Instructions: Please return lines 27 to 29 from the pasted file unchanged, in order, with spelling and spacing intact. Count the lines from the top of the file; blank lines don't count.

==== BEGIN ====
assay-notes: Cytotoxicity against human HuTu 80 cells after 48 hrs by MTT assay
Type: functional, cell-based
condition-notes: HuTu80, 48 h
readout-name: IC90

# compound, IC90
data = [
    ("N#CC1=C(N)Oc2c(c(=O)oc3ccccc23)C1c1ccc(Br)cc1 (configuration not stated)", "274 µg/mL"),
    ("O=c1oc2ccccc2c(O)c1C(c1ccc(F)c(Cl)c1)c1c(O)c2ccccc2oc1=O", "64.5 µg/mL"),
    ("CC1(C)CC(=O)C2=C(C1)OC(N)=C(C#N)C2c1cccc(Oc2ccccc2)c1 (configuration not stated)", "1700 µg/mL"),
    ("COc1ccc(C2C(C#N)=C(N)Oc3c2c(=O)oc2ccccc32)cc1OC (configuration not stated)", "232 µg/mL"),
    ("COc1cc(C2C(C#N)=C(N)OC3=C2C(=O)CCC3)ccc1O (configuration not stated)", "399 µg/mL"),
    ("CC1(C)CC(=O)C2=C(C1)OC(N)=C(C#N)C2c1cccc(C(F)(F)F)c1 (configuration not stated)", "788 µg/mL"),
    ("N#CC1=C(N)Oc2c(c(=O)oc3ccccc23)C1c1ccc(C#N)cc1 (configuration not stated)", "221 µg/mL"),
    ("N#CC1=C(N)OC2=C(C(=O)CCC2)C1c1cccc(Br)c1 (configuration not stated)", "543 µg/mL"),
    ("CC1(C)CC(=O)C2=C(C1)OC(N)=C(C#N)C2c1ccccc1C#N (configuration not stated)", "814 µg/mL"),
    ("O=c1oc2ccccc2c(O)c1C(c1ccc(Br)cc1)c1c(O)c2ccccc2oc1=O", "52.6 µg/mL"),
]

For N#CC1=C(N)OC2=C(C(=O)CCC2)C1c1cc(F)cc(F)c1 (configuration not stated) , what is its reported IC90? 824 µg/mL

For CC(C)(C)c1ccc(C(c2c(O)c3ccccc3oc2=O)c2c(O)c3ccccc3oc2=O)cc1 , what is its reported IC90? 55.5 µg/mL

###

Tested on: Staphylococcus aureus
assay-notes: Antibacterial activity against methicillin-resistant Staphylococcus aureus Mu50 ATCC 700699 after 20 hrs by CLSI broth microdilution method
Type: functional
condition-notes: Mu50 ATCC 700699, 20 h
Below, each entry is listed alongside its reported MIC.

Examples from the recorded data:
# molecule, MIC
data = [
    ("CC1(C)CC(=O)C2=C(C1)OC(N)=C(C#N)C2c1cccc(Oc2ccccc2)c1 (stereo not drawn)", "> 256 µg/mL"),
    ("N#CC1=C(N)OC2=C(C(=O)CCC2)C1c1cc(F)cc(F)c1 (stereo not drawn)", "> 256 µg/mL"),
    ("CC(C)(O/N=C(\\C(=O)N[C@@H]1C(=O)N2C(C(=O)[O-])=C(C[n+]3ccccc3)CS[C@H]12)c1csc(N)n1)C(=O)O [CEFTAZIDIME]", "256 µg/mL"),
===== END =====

# molecule, MIC
data = [
    ("CC1(C)CC(=O)C2=C(C1)OC(N)=C(C#N)C2c1cccc(Oc2ccccc2)c1 (stereo not drawn)", "> 256 µg/mL"),